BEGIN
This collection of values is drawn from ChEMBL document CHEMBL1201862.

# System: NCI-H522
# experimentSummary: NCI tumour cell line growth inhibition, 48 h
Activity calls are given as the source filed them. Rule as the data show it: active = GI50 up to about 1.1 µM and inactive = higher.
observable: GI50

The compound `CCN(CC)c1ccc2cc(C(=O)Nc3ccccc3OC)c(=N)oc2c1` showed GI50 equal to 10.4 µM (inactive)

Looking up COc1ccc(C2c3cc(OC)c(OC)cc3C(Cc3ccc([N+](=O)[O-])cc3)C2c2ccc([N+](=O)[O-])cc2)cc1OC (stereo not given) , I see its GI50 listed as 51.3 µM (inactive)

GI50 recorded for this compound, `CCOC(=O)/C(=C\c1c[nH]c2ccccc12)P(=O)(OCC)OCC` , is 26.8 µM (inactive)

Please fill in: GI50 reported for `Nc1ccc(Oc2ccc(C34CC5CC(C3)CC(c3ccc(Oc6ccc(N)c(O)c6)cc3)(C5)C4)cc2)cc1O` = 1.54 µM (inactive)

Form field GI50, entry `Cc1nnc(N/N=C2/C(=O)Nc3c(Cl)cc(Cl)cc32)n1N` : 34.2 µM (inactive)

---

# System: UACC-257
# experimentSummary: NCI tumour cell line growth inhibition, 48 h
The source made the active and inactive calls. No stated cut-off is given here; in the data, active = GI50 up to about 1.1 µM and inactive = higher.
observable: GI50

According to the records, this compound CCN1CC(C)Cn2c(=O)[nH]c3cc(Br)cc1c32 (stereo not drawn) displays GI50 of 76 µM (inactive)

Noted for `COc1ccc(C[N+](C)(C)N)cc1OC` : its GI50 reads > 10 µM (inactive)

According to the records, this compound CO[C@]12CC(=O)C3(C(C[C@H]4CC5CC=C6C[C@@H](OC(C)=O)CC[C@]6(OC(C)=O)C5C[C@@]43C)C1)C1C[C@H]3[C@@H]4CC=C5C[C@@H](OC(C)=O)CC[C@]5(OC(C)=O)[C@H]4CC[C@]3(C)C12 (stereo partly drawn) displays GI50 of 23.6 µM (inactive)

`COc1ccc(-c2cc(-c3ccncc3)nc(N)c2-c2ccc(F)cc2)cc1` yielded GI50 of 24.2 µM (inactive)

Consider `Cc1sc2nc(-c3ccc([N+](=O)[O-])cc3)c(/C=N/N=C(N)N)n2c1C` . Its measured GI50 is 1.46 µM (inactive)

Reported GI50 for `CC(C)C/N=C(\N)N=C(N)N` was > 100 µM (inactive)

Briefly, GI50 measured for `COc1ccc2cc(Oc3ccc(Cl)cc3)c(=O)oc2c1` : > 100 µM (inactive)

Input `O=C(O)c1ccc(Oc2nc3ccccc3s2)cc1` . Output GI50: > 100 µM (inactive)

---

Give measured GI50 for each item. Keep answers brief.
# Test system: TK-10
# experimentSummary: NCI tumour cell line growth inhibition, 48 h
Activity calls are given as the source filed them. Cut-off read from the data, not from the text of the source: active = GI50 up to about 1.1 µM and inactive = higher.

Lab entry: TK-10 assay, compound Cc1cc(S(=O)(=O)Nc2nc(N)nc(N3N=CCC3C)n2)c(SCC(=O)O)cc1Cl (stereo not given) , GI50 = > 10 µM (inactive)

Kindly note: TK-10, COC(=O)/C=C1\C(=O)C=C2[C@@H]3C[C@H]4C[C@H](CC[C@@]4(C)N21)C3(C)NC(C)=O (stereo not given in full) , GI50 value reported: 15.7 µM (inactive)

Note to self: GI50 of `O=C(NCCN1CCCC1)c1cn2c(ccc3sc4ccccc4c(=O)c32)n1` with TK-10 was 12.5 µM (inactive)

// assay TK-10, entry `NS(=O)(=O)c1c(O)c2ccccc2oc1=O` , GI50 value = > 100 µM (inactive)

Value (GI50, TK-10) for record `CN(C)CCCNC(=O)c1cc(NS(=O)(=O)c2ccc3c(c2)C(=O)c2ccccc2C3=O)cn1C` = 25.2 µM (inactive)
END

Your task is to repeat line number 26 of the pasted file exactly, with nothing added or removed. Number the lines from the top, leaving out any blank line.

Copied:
# Test system: TK-10